Piedmont Housing is a nonprofit organization, so they raise funds from private donors, through government funding, and through grants to support their mission. They share the information about the work their doing through an e-newsletter, a blog on their website, and for the Friendship Court project, on www.friendshipcourtapartments.com.  Both Piedmont Housing Alliance and Friendship Court Apartments have Facebook pages. They keep the public informed through press releases shared with local media, and staff stays in close communication with the residents they serve in all the properties they own or manage.

We believe that affordable, safe housing is essential for everyone in our community. We are pleased to help Piedmont Housing share the word about what they offer, raise funds to support the good work they do, and seek opportunities to tell their story.

What to Do When You’ve Been an Idiot in the Past

By | Social Media | One Comment

Were you an idiot, once upon a time? (“Yes.”) Did you share your idiocy publicly, say, via social media? (Hangs head, “yes.”) Are you an idiot now? (“NO!”) Well, good. There’s hope for you.  The internet in my immediate geography is buzzing over some old tweets from a person who is now in elected political office. Wait. That could be misconstrued. Not recent tweets from our president-elect — OLD tweets from a city councilor. It’s different.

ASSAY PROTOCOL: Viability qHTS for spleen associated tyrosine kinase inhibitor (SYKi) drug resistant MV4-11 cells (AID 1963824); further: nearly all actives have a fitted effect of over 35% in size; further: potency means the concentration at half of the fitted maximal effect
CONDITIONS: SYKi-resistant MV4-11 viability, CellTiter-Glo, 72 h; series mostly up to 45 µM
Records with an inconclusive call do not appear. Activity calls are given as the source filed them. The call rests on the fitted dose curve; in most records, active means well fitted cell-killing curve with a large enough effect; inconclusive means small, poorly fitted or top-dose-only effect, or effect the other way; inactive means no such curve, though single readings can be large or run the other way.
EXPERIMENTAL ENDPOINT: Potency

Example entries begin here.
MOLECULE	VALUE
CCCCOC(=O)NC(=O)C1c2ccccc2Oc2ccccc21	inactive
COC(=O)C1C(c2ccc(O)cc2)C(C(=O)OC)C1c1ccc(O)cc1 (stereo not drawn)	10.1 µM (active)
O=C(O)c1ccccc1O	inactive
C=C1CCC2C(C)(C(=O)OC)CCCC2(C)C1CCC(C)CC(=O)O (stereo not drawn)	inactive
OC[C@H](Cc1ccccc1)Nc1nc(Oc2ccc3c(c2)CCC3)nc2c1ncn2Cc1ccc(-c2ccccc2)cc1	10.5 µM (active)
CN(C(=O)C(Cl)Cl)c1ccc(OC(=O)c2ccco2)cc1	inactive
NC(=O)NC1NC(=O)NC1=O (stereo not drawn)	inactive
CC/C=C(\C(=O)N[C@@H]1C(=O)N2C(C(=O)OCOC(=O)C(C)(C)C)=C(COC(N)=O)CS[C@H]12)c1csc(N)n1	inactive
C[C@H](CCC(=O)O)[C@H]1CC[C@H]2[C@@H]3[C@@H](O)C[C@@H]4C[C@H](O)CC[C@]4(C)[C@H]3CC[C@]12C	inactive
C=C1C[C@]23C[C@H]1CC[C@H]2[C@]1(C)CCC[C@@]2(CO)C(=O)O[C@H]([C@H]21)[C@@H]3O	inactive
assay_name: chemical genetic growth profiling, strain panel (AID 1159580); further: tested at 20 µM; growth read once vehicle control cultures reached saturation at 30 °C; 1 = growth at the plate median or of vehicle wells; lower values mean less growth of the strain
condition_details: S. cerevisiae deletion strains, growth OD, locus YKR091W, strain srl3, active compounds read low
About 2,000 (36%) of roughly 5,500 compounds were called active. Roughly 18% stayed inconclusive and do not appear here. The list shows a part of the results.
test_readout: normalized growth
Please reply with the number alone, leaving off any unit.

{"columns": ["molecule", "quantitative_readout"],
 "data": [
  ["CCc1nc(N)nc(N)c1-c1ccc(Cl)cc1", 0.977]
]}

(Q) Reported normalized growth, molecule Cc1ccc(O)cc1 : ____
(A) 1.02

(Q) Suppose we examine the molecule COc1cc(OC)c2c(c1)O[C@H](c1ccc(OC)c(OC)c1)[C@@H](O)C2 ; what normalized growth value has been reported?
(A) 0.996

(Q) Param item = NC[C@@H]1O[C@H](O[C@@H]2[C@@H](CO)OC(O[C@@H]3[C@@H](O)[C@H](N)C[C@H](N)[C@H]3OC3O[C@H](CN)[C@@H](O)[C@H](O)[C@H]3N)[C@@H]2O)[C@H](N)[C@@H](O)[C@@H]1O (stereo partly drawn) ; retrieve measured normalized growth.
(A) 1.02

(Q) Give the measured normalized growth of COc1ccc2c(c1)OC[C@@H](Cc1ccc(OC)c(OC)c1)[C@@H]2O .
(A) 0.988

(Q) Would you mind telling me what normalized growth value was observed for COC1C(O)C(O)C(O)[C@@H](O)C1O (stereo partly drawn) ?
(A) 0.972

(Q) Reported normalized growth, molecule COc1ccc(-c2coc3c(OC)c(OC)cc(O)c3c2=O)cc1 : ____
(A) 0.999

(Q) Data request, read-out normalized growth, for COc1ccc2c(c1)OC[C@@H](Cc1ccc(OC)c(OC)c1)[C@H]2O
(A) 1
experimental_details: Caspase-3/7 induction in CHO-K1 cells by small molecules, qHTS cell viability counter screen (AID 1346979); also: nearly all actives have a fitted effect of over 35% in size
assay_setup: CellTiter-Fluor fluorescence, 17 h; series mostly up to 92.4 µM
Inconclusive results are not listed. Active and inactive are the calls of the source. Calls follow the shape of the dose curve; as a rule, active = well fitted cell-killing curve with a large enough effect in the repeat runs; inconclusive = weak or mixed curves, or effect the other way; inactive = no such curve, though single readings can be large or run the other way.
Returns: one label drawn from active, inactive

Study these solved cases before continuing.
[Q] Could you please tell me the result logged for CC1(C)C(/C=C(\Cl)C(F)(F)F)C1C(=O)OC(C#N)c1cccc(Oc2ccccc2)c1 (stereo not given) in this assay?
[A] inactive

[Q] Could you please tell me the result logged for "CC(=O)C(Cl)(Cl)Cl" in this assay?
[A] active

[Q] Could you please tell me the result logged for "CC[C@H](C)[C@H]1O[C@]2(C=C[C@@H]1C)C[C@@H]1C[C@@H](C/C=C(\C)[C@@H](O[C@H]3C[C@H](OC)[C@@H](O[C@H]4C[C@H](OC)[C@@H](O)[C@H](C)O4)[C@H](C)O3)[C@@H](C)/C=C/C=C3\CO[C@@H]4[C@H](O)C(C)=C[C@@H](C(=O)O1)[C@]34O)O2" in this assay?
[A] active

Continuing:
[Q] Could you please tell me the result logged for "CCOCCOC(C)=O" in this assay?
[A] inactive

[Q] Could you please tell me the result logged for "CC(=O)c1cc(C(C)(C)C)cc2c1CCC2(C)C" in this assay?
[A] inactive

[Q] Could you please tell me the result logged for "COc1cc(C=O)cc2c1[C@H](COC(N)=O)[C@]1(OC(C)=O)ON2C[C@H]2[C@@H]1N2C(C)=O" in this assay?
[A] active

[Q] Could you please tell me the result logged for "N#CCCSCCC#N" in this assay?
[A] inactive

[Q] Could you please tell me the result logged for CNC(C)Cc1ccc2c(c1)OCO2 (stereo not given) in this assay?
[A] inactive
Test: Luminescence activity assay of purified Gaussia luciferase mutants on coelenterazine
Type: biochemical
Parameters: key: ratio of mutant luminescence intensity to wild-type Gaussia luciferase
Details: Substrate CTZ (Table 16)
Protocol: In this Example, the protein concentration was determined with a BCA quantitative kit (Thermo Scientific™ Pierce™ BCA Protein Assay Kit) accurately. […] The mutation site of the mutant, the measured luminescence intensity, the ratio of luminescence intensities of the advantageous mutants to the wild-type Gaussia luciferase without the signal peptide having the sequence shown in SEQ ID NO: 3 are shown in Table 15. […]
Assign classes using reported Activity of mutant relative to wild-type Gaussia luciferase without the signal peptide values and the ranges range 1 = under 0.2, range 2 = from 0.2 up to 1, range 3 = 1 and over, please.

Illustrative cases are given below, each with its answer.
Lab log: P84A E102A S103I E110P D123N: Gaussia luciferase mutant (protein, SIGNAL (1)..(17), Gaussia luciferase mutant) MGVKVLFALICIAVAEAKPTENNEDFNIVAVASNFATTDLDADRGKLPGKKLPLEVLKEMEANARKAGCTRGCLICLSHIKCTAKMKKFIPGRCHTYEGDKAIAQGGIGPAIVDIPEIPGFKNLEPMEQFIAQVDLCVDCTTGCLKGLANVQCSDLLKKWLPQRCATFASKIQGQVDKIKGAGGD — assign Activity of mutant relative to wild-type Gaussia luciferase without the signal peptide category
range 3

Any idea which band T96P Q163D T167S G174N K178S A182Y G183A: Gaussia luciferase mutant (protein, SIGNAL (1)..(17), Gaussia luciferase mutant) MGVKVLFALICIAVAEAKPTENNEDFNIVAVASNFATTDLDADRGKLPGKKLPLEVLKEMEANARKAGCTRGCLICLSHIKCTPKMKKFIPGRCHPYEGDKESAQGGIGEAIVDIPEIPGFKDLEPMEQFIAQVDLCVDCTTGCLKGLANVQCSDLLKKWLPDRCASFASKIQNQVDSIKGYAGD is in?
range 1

The tweets are offensive and the owner of the account has since apologized publicly (on Facebook) and is no doubt, hoping this issue goes away.

The wonderful and for some, terrifying thing about social media is that it allows people to publish their thoughts freely and without editing. That can be pretty hard for people who don’t possess an internal filter and who have thoughts that are offensive to others. And if you’re a person who cares about your reputation, or has thin skin, or who wants to craft a certain persona, it might be wise to stay away from social media altogether.

If it’s too late, however, and you were an idiot in the past, but you’re MUCH BETTER NOW, proceed with caution. Know that people will be watching you now more than ever before, and that for those who want you to be successful, they want to see you proving how authentic you are by continuing to share your thoughts. Could you be an idiot again? Possibly. But that’s the beauty of an unfiltered form of media — the real person behind the account can come shining through.

How to Talk about the Election as a Brand

By | Communications | No Comments

know you’re thinking you know what I’m going to say . . . that I’m going to say, “Just. Don’t.” but that would make for a very short post, and isn’t, in fact, what I’m thinking at all. (You don’t know me!)
For many brands, the election and its aftermath are totally irrelevant and they should, in fact, not try to leverage the news cycle and trending topics. BAD IDEA; don’t do this.